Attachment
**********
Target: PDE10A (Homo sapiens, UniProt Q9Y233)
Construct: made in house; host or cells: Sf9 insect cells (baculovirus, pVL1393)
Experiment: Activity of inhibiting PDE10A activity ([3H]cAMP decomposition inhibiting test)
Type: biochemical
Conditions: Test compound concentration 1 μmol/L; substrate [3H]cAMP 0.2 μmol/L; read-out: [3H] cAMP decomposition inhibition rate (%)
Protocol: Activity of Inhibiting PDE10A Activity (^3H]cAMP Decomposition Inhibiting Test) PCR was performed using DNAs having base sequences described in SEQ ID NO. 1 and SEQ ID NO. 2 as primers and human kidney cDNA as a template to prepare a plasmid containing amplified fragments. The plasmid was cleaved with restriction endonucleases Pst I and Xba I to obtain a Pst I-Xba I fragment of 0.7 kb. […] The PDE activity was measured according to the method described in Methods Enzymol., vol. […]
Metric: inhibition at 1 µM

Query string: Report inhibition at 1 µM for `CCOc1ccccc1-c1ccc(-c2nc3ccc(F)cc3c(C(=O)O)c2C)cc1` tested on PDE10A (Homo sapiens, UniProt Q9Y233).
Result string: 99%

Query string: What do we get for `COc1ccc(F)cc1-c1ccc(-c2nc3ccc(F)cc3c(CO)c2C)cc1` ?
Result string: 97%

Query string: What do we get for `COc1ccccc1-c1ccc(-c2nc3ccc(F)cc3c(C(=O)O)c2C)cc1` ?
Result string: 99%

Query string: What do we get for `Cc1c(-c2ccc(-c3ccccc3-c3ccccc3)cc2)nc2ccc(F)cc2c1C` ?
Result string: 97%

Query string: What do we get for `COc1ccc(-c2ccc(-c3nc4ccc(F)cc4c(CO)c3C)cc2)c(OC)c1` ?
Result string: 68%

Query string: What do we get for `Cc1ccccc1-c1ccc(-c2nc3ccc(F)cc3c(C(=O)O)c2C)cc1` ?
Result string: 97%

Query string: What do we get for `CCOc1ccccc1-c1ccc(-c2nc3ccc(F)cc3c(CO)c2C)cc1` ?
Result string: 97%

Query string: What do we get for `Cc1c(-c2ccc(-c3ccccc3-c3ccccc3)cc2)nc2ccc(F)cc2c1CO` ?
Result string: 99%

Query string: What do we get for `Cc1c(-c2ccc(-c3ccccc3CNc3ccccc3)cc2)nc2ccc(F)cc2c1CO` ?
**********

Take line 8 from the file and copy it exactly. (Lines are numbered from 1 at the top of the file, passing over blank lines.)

Query string: Report inhibition at 1 µM for `CCOc1ccccc1-c1ccc(-c2nc3ccc(F)cc3c(C(=O)O)c2C)cc1` tested on PDE10A (Homo sapiens, UniProt Q9Y233).